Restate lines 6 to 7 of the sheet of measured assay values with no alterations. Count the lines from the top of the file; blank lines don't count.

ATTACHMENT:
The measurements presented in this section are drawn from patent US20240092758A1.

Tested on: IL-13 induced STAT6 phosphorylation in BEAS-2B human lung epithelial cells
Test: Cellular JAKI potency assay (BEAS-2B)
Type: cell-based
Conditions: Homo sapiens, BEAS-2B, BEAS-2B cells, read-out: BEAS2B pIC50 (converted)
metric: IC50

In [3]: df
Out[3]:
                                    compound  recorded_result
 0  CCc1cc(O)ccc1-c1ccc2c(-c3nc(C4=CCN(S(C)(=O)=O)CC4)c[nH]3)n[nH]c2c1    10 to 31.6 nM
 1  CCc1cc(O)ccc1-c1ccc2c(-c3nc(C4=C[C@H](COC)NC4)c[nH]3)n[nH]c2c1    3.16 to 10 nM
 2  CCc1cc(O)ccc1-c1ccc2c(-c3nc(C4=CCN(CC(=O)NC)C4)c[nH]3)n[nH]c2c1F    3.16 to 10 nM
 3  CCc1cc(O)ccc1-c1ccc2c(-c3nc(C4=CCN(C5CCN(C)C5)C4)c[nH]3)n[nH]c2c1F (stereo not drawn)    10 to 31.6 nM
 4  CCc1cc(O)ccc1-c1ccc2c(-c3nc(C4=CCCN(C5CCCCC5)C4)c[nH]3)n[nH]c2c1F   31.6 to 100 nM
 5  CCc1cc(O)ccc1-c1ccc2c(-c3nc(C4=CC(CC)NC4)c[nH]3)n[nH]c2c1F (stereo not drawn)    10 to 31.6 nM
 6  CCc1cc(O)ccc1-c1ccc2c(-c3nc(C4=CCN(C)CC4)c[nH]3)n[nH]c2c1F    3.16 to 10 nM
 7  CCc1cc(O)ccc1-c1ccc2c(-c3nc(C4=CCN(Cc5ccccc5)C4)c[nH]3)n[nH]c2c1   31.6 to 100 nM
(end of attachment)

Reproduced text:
metric: IC50

In [3]: df